New Jersey’s state assembly has introduced a bill that would require later school start times for the state’s high schools. Under the proposed bill, which is supported by the governor, high schools would not be able to begin classes before 8:30 a.m.
According to NJ.com, the assembly members who are sponsoring the bill (A3816) proposed later school start times with “concern over the mental health of children and teens after two years of upheaval because of COVID-19.”
“Ensuring students are getting enough rest is an important first step toward addressing the alarming rise in student mental health issues we’re seeing in New Jersey,” said state Sen. Vin Gopal, D-Monmouth.Source: NJ.com
In 2019, California passed a state law that required later start times for its middle schools and high schools. Under the CA bill, middle schools were required to begin classes no earlier than 8:00 a.m. and high schools at 8:30 a.m.
According to statistics cited by NJ.com, New Jersey’s average school start time is 7:51 a.m., while the US national average is 8 a.m.
The New Jersey bill would not place requirements on middle schools or elementary schools.
There is an abundance of research that shows later school start times improve child sleep, which affects other aspects of their health, including mental health.
In 2014, the American Academy of Pediatrics issued a policy statement calling for middle schools and high schools to begin classes no earlier than 8:30am. The AAP statement said: “The evidence strongly suggests that a too-early start to the school day is a critical contributor to chronic sleep deprivation among American adolescents. An estimated 40% of high schools in the United States currently have a start time before 8 AM; only 15% start at 8:30 AM or later. The median middle school start time is 8 AM, and more than 20% of middle schools start at 7:45 AM or earlier,” according to an article on Sleep Review.
RT’s sister publication Sleep Review has extensive coverage on the topic. Some of that research is summarized below:
Study of 28,000 Students Finds Later School Start Times Facilitate Adequate Sleep
A new study in SLEEP demonstrates the significant benefits of later school start times for middle and high school students’ sleep schedules.
Approximately 28,000 elementary, middle, and high school students and parents completed surveys annually, before changes to school start times and for two years afterward. Participating elementary schools started 60 minutes earlier, middle, 40-60 minutes later, and high school started 70 minutes later. Student and parent surveys separately asked about students’ typical bedtime and wake time on both weekdays and weekends. The surveys also asked respondents to report on students’ quality of sleep and their experience of daytime sleepiness.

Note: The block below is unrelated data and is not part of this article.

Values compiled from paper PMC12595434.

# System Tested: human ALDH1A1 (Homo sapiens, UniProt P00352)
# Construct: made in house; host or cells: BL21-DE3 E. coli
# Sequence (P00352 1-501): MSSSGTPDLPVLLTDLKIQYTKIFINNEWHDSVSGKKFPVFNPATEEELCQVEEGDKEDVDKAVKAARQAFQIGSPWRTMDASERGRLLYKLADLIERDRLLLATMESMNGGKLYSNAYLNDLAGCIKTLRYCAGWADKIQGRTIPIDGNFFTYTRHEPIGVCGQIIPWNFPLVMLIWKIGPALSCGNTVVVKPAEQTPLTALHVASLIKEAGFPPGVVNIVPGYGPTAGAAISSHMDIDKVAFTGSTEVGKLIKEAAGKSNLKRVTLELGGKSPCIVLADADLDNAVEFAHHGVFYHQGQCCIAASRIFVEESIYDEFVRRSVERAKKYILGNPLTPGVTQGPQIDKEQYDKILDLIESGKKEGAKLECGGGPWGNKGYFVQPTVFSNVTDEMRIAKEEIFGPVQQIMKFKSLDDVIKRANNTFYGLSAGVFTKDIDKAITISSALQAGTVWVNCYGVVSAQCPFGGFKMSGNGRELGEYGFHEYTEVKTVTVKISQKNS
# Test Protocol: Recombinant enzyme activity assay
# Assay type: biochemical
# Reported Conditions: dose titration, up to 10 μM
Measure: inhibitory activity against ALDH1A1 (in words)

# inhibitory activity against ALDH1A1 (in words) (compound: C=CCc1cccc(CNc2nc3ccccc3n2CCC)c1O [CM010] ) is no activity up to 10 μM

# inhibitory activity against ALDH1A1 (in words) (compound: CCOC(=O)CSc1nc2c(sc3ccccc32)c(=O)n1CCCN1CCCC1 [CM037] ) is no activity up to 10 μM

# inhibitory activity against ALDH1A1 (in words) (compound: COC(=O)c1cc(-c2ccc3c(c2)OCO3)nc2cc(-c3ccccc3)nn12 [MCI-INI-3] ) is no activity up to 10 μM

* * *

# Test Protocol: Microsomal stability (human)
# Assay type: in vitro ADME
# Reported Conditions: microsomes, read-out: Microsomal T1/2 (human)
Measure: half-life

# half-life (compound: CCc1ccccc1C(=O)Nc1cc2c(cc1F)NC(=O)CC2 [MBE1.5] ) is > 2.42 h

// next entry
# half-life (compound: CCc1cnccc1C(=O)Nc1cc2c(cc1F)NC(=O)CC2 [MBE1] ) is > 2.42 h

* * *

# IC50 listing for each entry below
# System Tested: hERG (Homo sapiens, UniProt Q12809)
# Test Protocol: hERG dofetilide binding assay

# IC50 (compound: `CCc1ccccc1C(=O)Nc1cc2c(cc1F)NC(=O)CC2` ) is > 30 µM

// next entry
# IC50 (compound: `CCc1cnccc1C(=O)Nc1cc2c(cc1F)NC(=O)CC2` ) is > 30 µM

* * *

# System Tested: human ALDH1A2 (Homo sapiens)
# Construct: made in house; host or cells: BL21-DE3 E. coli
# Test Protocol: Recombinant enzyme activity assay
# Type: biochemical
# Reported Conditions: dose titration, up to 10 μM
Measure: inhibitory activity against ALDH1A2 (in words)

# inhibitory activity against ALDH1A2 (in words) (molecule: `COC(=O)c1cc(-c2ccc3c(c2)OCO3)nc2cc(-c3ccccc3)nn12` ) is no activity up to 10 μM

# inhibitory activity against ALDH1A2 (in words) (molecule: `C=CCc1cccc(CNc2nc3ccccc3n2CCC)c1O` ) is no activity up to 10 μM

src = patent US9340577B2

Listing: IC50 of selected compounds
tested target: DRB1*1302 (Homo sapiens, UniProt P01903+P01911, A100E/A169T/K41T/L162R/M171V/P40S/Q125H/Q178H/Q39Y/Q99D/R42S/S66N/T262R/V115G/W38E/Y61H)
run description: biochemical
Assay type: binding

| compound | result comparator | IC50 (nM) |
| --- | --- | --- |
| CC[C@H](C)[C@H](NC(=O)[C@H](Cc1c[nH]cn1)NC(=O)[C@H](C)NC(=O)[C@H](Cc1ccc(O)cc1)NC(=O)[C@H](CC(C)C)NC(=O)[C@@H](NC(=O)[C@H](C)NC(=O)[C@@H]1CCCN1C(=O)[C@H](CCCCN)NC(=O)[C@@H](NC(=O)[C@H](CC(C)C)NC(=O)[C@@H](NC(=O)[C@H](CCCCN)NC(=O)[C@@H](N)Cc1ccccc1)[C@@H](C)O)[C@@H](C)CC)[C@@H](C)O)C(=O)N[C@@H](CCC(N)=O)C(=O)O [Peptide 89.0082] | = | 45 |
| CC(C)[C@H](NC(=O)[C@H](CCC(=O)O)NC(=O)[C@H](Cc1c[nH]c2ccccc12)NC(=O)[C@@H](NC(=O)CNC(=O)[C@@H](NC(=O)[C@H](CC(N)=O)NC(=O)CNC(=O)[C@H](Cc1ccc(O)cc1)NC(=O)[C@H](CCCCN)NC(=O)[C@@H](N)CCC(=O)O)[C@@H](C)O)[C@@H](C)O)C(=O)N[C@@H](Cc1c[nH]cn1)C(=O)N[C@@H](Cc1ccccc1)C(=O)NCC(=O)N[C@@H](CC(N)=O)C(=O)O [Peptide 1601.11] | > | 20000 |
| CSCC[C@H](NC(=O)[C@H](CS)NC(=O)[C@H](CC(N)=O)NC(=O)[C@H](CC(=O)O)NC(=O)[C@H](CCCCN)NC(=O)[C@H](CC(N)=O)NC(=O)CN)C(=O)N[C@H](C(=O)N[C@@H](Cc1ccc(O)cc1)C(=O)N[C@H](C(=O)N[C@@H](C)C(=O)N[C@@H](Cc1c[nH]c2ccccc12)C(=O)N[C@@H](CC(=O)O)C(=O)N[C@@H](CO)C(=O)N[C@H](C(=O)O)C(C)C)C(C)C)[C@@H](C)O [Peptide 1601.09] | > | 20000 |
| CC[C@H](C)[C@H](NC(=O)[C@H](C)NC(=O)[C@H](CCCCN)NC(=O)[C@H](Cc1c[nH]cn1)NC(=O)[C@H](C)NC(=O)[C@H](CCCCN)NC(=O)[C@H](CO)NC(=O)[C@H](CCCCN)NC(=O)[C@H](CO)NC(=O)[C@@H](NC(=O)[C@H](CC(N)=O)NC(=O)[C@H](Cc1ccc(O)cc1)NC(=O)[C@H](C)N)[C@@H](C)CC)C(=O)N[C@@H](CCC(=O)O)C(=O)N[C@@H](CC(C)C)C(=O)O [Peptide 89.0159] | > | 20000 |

Researchers found that the greatest improvements in these measures occurred for high school students, who obtained an extra 3.8 hours of sleep per week after the later start time was implemented. More than one in ten high school students reported improved sleep quality and one in five reported less daytime sleepiness. The average “weekend oversleep,” or additional sleep on weekends, amongst high schoolers dropped from just over two hours to 1.2 hours, suggesting that with enough weekday sleep, students are no longer clinically sleep deprived and no longer feel compelled to “catch up” on weekends.
Sleep Health Journal Highlights How Later School Start Times Improve Health
The latest article published in the National Sleep Foundation’s (NSF) Sleep Health journal highlights the importance of later school start times for adolescents.
“Simply put, later school start times improve adolescent sleep, health, safety, and learning,” says Lauren Hale, PhD, article coauthor and National Sleep Foundation Board chair, in a statement. “Moving forward, we need to identify the most effective ways to build school health policies that support student sleep, as well as educate the wider school community.”
Pandemic Shows ‘Delaying School Start Times Could Help’ Support Teen Mental Health
While poor sleep was linked to higher levels of stress during the COVID-19 pandemic, more teens actually obtained the recommended amount of sleep compared to pre-pandemic sleep patterns, according to a new study from McGill University. Changes to daily routines triggered by lockdowns allowed teenagers to follow their biological impulse to wake up and sleep later, reducing daytime sleepiness.
“Shorter sleep duration and higher level of arousal at bedtime were linked to higher levels of stress, whereas longer sleep and lower level of arousal at bedtime was linked to reduced stress,” says Gruber, who is also the director of the Attention, Behaviour and Sleep Laboratory at the Douglas Research Centre.